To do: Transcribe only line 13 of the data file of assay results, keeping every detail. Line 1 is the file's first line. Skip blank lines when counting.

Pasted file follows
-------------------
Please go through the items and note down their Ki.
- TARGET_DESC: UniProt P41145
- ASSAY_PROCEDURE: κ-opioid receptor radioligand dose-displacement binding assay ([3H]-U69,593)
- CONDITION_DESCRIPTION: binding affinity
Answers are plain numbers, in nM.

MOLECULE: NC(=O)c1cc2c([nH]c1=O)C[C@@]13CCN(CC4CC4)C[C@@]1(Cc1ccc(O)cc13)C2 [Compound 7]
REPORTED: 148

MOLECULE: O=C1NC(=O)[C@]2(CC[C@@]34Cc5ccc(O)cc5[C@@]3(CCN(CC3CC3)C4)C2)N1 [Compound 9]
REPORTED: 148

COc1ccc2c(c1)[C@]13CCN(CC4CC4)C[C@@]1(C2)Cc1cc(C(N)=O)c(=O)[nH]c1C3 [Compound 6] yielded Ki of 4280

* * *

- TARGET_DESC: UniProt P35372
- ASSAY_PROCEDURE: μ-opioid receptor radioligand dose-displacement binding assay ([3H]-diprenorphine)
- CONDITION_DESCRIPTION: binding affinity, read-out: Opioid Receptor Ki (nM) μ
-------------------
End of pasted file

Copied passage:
- ASSAY_PROCEDURE: μ-opioid receptor radioligand dose-displacement binding assay ([3H]-diprenorphine)